My friends in the Indian Subcontinent tell me stories, these days, that seem like science fiction. The heatwave there is pushing the boundaries of survivability. My other sister says that in the old, beautiful city of artists and poets, eagles are falling dead from the sky. They are just dropping dead and landing on houses, monuments, shops. They can’t fly anymore.The streets, she says, are lined with dead things. Dogs. Cats. Cows. Animals of all kinds are just there, dead. They’ve perished in the killing heat. They can’t survive.
People, too, try to flee. They run indoors, spend all day in canals and rivers and lakes, and those who can’t, too, line the streets, passed out, pushed to the edge. They’re poor countries. We won’t know how many this heatwave has killed for some time to come. Many won’t even be counted.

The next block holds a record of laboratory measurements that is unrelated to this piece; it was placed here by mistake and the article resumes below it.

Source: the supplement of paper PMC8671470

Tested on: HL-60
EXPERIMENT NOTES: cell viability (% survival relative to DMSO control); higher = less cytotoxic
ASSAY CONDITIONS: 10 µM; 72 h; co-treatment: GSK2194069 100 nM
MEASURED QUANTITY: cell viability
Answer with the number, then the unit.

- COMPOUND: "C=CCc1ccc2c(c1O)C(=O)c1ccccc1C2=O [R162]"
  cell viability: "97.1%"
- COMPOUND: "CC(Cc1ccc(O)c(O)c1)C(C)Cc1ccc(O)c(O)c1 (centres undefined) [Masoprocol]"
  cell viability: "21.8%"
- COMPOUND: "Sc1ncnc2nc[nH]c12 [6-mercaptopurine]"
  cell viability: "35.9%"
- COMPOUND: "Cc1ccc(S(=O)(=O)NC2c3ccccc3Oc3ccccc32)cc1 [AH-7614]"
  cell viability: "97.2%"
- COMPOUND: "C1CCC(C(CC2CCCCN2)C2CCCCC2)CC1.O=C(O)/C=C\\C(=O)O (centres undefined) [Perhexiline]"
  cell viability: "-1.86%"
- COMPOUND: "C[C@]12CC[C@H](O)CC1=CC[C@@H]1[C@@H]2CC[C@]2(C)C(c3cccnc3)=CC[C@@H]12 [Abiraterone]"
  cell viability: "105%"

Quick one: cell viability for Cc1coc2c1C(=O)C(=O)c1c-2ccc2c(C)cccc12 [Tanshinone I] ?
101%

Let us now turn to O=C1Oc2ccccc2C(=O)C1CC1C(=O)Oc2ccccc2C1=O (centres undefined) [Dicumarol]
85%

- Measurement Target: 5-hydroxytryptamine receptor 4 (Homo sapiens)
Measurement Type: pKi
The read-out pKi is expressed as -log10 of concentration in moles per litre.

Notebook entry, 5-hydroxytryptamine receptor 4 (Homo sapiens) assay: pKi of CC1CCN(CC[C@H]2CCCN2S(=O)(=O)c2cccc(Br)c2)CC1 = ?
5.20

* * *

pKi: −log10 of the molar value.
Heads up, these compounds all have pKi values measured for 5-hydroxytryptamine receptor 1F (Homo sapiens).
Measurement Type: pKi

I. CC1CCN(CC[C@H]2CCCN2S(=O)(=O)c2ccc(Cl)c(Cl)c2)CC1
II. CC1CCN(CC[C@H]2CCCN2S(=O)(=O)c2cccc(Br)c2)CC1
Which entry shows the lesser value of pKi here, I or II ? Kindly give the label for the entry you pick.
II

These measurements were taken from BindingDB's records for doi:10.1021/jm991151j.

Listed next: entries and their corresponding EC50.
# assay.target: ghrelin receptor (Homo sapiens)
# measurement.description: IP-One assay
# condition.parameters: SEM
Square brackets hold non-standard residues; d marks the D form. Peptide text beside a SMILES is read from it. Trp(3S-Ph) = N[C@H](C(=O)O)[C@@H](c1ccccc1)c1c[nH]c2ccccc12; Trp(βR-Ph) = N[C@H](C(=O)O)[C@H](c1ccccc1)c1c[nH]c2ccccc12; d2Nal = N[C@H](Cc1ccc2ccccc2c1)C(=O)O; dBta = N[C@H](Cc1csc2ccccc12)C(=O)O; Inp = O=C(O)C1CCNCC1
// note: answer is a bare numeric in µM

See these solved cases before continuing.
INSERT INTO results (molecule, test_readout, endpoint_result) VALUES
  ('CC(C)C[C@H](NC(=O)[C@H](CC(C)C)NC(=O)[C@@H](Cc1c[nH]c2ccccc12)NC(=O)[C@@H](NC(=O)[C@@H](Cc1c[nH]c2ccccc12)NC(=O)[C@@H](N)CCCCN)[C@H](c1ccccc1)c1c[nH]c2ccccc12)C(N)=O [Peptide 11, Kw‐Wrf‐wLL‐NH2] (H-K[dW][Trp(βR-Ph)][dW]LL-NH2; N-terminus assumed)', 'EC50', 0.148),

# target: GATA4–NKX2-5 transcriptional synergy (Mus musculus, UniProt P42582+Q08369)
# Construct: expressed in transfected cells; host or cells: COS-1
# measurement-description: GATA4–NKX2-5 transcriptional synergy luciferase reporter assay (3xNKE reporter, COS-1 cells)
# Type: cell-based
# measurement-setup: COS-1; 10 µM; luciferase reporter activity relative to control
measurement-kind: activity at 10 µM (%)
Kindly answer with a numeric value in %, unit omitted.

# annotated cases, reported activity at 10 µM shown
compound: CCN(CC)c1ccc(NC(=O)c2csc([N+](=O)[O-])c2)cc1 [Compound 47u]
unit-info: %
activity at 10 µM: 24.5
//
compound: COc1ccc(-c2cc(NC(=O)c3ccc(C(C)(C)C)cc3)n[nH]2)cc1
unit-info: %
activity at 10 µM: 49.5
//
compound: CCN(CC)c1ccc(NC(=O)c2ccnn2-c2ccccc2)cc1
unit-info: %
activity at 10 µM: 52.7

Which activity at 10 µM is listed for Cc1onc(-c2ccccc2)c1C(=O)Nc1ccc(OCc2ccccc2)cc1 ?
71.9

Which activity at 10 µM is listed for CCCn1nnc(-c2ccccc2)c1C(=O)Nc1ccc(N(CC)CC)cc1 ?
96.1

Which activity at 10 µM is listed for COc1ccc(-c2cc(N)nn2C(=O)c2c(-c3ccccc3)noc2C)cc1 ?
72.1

The analogy is often used to describe “climate change” of frogs in a boiling pot. It’s useful, but only to a certain degree. When the pot boils, they’re taken out and eaten. We were in a boiling pot, and now we’re at the stage where we’re about to get taken out and eaten. This is when things start to get really, really bad — really, really fast.
This is where we are now. We are at the threshold of the Cataclysm. Some of us are now crossing over to the other side, of a different planet, one that’s going to become unlivable. This isn’t “going to happen” or “might happen,” it is actually happening now.The Age of Extinction Is Here — Some of Us Just Don’t Know It Yet | by umair haque | May, 2022 | Eudaimonia and Co